AT / DE / 2017
2.39:1, 35mm, 8 min.
Rainer Kohlberger┬┤s eight-minute film keep that dream burning begins with extremely fine black-and-white particles that flutter across the screen. Coagulating into rough structures, they transform into a storm of jagged artifacts and steadily changing spots of light. With the introduction of the flicker effect, the floating electronic sound turns into a piercing rhythmic wafting and comes to rest towards the end – to the image of a black hole subtly growing deeper and deeper. Concrete object and events continually materialize from the active particles: dispersing debris, fireballs, and smoke barely evoke images of explosions familiar from action films, before disappearing again in static.
The static in Kohlberger┬┤s work packs a punch. The term white noise describes the continuous overlay of different tone frequencies across broad areas of the audible spectrum. The white noise of an analog television, also known as “snow,” appears when the device is not receiving any antenna signal: an image of constant movement without legible information. In Don DeLillo┬┤s 1984 novel White Noise, this state of vacant communication serves as a metaphor for inflated consumer culture and manmade catastrophes, as well as for the search for undefined energies. Whereas DeLillo draws a scenario that transcends real experiences (similar to those of a child) beyond medial simulations, Kohlberger enters the now independent machine, which he positions to learn and apply transformations of images in accordance with his aesthetic guidelines.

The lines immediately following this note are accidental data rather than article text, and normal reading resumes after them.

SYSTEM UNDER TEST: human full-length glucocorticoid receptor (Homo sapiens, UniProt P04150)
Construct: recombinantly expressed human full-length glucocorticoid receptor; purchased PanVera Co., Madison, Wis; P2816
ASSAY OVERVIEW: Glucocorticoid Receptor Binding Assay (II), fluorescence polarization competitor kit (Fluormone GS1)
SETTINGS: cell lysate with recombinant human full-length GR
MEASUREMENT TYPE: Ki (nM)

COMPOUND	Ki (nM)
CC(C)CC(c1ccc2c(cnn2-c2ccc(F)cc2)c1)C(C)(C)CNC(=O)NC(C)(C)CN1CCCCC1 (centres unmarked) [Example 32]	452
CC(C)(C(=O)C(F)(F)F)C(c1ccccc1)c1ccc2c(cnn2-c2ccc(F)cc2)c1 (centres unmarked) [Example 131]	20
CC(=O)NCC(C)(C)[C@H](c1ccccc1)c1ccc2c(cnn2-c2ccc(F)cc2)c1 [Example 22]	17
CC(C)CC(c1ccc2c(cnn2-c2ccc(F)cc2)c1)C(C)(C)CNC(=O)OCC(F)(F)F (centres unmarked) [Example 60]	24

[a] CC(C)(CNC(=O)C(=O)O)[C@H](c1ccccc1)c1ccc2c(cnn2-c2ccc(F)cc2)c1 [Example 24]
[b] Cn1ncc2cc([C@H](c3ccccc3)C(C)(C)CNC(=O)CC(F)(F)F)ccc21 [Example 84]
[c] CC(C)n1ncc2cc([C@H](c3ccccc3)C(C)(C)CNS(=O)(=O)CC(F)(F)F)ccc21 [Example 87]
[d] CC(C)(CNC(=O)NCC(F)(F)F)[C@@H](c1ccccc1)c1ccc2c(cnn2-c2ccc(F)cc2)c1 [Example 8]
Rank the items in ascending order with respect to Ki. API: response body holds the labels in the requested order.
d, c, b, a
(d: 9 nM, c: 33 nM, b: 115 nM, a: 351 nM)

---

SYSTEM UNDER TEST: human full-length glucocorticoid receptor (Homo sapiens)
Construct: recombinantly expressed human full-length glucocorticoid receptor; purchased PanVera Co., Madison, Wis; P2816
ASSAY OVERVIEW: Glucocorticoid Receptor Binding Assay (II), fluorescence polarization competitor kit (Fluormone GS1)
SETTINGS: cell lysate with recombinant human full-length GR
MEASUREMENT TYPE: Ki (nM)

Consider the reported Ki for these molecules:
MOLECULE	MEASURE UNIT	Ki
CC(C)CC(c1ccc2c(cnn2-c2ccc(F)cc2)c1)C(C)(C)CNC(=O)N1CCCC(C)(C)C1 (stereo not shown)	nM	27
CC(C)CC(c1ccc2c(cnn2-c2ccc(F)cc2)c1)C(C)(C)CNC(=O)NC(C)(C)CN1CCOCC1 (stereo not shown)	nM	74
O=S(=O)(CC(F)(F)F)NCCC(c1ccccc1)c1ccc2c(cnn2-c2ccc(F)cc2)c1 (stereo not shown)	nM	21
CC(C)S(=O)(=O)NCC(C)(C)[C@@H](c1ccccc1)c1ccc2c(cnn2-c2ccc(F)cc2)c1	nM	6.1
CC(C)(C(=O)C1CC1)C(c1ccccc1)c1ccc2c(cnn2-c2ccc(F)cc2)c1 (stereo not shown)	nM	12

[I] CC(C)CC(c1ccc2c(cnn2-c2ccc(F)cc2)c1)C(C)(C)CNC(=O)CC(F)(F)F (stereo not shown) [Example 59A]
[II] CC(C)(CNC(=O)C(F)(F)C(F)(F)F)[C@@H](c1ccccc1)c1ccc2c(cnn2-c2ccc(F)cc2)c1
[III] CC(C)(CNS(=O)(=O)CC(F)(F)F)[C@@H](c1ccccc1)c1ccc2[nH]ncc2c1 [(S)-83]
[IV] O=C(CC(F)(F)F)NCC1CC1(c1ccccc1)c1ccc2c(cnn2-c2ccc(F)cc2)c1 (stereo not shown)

On the one hand, keep that dream burning points to the increasing use of algorithms to produce resounding movements, such as fire or water, in big cinema┬┤s special effects, while on the other hand, the “old” world breaks apart here: The genesis of a digital aesthetic, whose developmental processes are increasingly less “understandable” for humans, takes place before our intoxicated eyes. (Florian W├╝st)